Breastfeeding and Custody/Parenting Plans - Mothering Forums
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#1 of 6 Old 12-31-2011, 08:10 AM - Thread Starter
 
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Hi, all. I'm new here, was referred by a friend on another website for advice on this. Was referred to this board by someone on another board

 

My ex and I live in Florida. We have an almost 9-month-old daughter (C) and I also have an older child (J) from a prior relationship. I currently have sole custody of both my kids. Ex (R) is making some very serious noises about wanting to file for joint custody of C. Like, soon. As in Monday. He wants to go to an attorney on Monday and “get the ball rolling on filing for joint custody.” He’s been bringing it up for WEEKS. He wants to use joint custody to get out of paying child support.

 

I spoke to an attorney when he first started talking about filing a few weeks ago, and was told I didn’t need to do anything until he files because I’m the custodial parent. Now he's talking seriously about filing. I have told him, repeatedly, that I am uncomfortable with this and do not want to do it “right now” and using the baby’s age as an excuse. She’s still nursing on demand, not sleeping through the night (wakes twice a night to eat, every night, more during growth spurts), and still too young to be spending longer than a few hours away from me. Feeding the baby while he has her would just be difficult; I can’t physically pump enough to get her through an entire day. I might be able to get 8 ounces out on a really good day (typically I can only pump 4-5 ounces a day), but she still drinks about three times that much per day directly from me plus solids once or twice a day.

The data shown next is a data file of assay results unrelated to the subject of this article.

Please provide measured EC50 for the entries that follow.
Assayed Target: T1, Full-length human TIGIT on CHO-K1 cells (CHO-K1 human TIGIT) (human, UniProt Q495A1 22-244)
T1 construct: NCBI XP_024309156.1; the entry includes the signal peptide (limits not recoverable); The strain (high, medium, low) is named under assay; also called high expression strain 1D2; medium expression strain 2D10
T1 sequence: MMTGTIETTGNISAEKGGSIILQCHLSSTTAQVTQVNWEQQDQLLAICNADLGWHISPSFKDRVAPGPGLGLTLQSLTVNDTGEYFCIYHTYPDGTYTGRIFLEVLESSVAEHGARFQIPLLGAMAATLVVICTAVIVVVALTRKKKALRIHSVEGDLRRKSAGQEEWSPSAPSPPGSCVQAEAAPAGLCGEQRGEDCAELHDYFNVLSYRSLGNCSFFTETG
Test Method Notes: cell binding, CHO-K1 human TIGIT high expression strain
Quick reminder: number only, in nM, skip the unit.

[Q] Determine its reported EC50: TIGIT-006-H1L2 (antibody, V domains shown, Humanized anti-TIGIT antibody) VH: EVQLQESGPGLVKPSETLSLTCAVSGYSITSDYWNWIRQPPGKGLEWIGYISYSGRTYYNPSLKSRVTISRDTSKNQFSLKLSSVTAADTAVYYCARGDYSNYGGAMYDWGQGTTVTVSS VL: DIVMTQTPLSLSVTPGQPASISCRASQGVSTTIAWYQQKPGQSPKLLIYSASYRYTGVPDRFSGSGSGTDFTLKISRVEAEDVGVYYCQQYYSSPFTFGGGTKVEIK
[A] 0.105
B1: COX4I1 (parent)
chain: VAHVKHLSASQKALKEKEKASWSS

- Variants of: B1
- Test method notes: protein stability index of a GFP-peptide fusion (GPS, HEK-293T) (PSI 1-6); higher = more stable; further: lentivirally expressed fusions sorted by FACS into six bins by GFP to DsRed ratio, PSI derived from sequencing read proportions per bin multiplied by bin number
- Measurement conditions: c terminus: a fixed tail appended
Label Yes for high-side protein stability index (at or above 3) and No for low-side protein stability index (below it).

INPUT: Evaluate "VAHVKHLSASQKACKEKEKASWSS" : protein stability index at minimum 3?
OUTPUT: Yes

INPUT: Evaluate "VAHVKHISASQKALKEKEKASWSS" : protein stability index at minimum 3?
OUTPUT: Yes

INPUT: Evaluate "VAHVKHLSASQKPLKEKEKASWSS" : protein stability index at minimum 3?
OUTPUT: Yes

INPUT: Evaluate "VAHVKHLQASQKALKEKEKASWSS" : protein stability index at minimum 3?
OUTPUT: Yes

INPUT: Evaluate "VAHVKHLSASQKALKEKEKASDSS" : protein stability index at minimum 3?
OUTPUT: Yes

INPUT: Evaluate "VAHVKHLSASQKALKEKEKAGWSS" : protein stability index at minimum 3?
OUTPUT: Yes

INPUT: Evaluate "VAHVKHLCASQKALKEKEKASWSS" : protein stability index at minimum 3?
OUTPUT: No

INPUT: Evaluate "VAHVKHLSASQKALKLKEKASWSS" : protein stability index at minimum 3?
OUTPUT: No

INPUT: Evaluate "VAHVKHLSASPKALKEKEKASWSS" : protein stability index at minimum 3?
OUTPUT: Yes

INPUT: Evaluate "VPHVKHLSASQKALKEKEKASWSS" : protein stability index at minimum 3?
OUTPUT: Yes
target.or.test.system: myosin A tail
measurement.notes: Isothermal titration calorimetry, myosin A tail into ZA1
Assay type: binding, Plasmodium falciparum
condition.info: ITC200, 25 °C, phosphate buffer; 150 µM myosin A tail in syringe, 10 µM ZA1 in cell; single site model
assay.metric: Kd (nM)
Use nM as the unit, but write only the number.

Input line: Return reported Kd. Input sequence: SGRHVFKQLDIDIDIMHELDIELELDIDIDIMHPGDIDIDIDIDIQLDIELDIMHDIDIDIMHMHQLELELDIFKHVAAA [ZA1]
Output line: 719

This part I have not yet told him: I don’t trust him not to take her and run because that’s the ONLY promise he made that he hasn’t broken and I don’t want to give him the chance to break it. And he’s trying to convince me by saying he isn’t going to implement any overnights until she’s weaned, but I still don’t trust him even if he puts it in writing. He’s threatened to take her and run before when we argued, but I don't have any proof of those threats. Add to that the fact that he drinks frequently (I have evidence of that) and he’s apparently somewhat mentally unstable (not clinical, but concerning and I have evidence of that too) and he’s irresponsible (but I am lacking hard evidence of that one).

 

He isn’t listening when I say I don’t want to file. I don’t have money for an attorney to file for sole custody before he can borrow from his parents to file for joint custody, and I don’t want to file, have him contest, and go through all this mess that I can’t afford and make it even uglier. I don’t want to have to use the evidence I’ve collected, because that may cause more trouble and get the courts/DCF/CPS groups involved and I’ve had more than a lifetime’s worth of dealing with that mess because of J's dad. Getting them involved will make R hostile and then I’ll have to deal with that on top of it.

 

I don't know what the laws regarding breastfeeding and custody are. I'm not sure where to search. Does anyone have any experience, references, or advice?

 

Thanks in advance, S

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#2 of 6 Old 01-01-2012, 10:36 PM